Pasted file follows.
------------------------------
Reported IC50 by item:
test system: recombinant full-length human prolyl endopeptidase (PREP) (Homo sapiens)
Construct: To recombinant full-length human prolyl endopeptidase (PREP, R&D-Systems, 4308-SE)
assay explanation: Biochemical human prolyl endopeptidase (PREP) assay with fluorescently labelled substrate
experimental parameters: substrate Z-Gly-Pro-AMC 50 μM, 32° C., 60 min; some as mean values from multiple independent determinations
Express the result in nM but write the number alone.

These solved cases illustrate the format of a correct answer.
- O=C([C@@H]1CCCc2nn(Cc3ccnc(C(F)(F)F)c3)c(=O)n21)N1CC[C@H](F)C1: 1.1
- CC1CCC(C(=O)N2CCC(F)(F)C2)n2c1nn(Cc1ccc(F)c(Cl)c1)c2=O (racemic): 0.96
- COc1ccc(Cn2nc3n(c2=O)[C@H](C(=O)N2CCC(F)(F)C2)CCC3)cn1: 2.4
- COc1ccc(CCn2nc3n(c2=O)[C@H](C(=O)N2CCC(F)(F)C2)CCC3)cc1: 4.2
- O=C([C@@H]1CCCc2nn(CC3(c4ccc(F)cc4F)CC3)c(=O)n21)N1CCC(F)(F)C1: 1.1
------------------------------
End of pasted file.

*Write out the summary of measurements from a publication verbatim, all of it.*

Reported IC50 by item:
test system: recombinant full-length human prolyl endopeptidase (PREP) (Homo sapiens)
Construct: To recombinant full-length human prolyl endopeptidase (PREP, R&D-Systems, 4308-SE)
assay explanation: Biochemical human prolyl endopeptidase (PREP) assay with fluorescently labelled substrate
experimental parameters: substrate Z-Gly-Pro-AMC 50 μM, 32° C., 60 min; some as mean values from multiple independent determinations
Express the result in nM but write the number alone.

These solved cases illustrate the format of a correct answer.
- O=C([C@@H]1CCCc2nn(Cc3ccnc(C(F)(F)F)c3)c(=O)n21)N1CC[C@H](F)C1: 1.1
- CC1CCC(C(=O)N2CCC(F)(F)C2)n2c1nn(Cc1ccc(F)c(Cl)c1)c2=O (racemic): 0.96
- COc1ccc(Cn2nc3n(c2=O)[C@H](C(=O)N2CCC(F)(F)C2)CCC3)cn1: 2.4
- COc1ccc(CCn2nc3n(c2=O)[C@H](C(=O)N2CCC(F)(F)C2)CCC3)cc1: 4.2
- O=C([C@@H]1CCCc2nn(CC3(c4ccc(F)cc4F)CC3)c(=O)n21)N1CCC(F)(F)C1: 1.1